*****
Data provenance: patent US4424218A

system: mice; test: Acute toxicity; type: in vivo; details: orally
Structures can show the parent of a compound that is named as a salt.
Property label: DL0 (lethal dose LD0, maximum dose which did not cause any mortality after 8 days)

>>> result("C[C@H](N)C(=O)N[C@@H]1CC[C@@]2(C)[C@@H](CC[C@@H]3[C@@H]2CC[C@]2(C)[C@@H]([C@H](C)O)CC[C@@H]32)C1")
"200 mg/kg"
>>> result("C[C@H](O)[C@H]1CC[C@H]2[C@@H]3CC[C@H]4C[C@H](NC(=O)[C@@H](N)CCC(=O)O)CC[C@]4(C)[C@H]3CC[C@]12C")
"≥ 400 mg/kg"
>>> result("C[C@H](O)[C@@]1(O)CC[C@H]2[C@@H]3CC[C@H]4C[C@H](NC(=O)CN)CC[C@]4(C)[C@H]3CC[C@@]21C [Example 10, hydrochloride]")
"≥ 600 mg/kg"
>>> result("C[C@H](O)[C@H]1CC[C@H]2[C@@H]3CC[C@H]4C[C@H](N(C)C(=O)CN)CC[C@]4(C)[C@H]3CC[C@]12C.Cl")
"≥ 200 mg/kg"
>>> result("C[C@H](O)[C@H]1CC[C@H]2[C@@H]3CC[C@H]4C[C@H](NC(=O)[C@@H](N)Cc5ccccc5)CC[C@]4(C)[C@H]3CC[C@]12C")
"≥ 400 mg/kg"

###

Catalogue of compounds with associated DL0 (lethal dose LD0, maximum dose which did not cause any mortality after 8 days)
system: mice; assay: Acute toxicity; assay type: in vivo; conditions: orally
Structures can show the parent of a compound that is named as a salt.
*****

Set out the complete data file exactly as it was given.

Data provenance: patent US4424218A

system: mice; test: Acute toxicity; type: in vivo; details: orally
Structures can show the parent of a compound that is named as a salt.
Property label: DL0 (lethal dose LD0, maximum dose which did not cause any mortality after 8 days)

>>> result("C[C@H](N)C(=O)N[C@@H]1CC[C@@]2(C)[C@@H](CC[C@@H]3[C@@H]2CC[C@]2(C)[C@@H]([C@H](C)O)CC[C@@H]32)C1")
"200 mg/kg"
>>> result("C[C@H](O)[C@H]1CC[C@H]2[C@@H]3CC[C@H]4C[C@H](NC(=O)[C@@H](N)CCC(=O)O)CC[C@]4(C)[C@H]3CC[C@]12C")
"≥ 400 mg/kg"
>>> result("C[C@H](O)[C@@]1(O)CC[C@H]2[C@@H]3CC[C@H]4C[C@H](NC(=O)CN)CC[C@]4(C)[C@H]3CC[C@@]21C [Example 10, hydrochloride]")
"≥ 600 mg/kg"
>>> result("C[C@H](O)[C@H]1CC[C@H]2[C@@H]3CC[C@H]4C[C@H](N(C)C(=O)CN)CC[C@]4(C)[C@H]3CC[C@]12C.Cl")
"≥ 200 mg/kg"
>>> result("C[C@H](O)[C@H]1CC[C@H]2[C@@H]3CC[C@H]4C[C@H](NC(=O)[C@@H](N)Cc5ccccc5)CC[C@]4(C)[C@H]3CC[C@]12C")
"≥ 400 mg/kg"

###

Catalogue of compounds with associated DL0 (lethal dose LD0, maximum dose which did not cause any mortality after 8 days)
system: mice; assay: Acute toxicity; assay type: in vivo; conditions: orally
Structures can show the parent of a compound that is named as a salt.